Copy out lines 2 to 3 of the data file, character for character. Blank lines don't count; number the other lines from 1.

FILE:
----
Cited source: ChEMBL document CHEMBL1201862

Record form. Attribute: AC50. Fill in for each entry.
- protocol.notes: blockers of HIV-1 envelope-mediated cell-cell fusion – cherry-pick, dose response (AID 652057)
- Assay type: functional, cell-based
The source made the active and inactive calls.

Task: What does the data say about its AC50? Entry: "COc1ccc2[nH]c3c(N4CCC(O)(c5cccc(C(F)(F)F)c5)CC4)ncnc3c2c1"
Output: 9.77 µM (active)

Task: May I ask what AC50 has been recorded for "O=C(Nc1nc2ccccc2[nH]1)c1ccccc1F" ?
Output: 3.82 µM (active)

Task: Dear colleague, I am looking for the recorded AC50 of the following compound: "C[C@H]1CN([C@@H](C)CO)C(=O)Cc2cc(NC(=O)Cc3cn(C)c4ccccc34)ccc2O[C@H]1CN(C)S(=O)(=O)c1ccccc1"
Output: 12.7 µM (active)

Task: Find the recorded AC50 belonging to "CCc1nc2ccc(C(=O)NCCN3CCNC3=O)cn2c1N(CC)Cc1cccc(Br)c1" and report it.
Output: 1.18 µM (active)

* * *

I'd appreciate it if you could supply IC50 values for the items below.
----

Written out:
Record form. Attribute: AC50. Fill in for each entry.
- protocol.notes: blockers of HIV-1 envelope-mediated cell-cell fusion – cherry-pick, dose response (AID 652057)